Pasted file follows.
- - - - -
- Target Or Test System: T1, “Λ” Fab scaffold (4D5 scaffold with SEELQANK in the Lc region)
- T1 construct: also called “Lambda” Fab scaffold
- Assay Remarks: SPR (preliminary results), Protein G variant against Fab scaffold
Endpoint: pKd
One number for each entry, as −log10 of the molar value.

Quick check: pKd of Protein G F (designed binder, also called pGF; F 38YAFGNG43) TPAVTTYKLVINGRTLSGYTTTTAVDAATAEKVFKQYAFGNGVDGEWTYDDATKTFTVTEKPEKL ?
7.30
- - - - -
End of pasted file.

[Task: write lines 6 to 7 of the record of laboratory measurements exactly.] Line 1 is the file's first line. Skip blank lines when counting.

Quick check: pKd of Protein G F (designed binder, also called pGF; F 38YAFGNG43) TPAVTTYKLVINGRTLSGYTTTTAVDAATAEKVFKQYAFGNGVDGEWTYDDATKTFTVTEKPEKL ?
7.30